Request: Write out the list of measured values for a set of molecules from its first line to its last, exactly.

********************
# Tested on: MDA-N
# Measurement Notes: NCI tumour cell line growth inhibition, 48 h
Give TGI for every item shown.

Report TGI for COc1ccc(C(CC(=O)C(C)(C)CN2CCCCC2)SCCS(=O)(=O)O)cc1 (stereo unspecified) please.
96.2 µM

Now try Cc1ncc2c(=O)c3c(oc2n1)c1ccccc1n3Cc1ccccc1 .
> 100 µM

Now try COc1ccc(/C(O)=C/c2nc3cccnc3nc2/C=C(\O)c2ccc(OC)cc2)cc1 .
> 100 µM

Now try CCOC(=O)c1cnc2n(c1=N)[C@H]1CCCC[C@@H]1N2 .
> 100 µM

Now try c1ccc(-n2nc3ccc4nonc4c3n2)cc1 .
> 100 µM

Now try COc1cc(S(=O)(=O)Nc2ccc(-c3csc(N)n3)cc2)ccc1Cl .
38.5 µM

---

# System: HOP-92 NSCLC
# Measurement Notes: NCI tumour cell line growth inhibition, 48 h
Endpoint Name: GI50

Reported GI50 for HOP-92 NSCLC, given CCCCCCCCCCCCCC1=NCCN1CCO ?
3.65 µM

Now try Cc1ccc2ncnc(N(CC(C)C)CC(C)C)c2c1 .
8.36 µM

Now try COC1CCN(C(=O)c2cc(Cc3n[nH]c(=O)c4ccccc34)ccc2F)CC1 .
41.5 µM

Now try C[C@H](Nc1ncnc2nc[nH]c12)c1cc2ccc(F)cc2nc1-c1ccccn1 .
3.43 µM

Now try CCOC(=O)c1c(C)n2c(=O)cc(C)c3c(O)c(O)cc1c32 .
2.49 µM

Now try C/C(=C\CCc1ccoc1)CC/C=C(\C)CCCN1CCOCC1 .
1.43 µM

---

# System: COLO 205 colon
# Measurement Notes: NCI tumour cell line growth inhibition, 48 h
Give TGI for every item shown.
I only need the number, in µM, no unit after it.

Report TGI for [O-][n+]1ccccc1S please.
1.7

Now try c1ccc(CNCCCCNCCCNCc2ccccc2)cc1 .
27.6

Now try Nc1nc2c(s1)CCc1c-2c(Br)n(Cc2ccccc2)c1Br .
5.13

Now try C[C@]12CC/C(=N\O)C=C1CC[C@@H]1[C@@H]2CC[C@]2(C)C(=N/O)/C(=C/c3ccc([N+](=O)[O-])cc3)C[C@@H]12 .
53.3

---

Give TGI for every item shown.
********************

# Tested on: MDA-N
# Measurement Notes: NCI tumour cell line growth inhibition, 48 h
Give TGI for every item shown.

Report TGI for COc1ccc(C(CC(=O)C(C)(C)CN2CCCCC2)SCCS(=O)(=O)O)cc1 (stereo unspecified) please.
96.2 µM

Now try Cc1ncc2c(=O)c3c(oc2n1)c1ccccc1n3Cc1ccccc1 .
> 100 µM

Now try COc1ccc(/C(O)=C/c2nc3cccnc3nc2/C=C(\O)c2ccc(OC)cc2)cc1 .
> 100 µM

Now try CCOC(=O)c1cnc2n(c1=N)[C@H]1CCCC[C@@H]1N2 .
> 100 µM

Now try c1ccc(-n2nc3ccc4nonc4c3n2)cc1 .
> 100 µM

Now try COc1cc(S(=O)(=O)Nc2ccc(-c3csc(N)n3)cc2)ccc1Cl .
38.5 µM

---

# System: HOP-92 NSCLC
# Measurement Notes: NCI tumour cell line growth inhibition, 48 h
Endpoint Name: GI50

Reported GI50 for HOP-92 NSCLC, given CCCCCCCCCCCCCC1=NCCN1CCO ?
3.65 µM

Now try Cc1ccc2ncnc(N(CC(C)C)CC(C)C)c2c1 .
8.36 µM

Now try COC1CCN(C(=O)c2cc(Cc3n[nH]c(=O)c4ccccc34)ccc2F)CC1 .
41.5 µM

Now try C[C@H](Nc1ncnc2nc[nH]c12)c1cc2ccc(F)cc2nc1-c1ccccn1 .
3.43 µM

Now try CCOC(=O)c1c(C)n2c(=O)cc(C)c3c(O)c(O)cc1c32 .
2.49 µM

Now try C/C(=C\CCc1ccoc1)CC/C=C(\C)CCCN1CCOCC1 .
1.43 µM

---

# System: COLO 205 colon
# Measurement Notes: NCI tumour cell line growth inhibition, 48 h
Give TGI for every item shown.
I only need the number, in µM, no unit after it.

Report TGI for [O-][n+]1ccccc1S please.
1.7

Now try c1ccc(CNCCCCNCCCNCc2ccccc2)cc1 .
27.6

Now try Nc1nc2c(s1)CCc1c-2c(Br)n(Cc2ccccc2)c1Br .
5.13

Now try C[C@]12CC/C(=N\O)C=C1CC[C@@H]1[C@@H]2CC[C@]2(C)C(=N/O)/C(=C/c3ccc([N+](=O)[O-])cc3)C[C@@H]12 .
53.3

---

Give TGI for every item shown.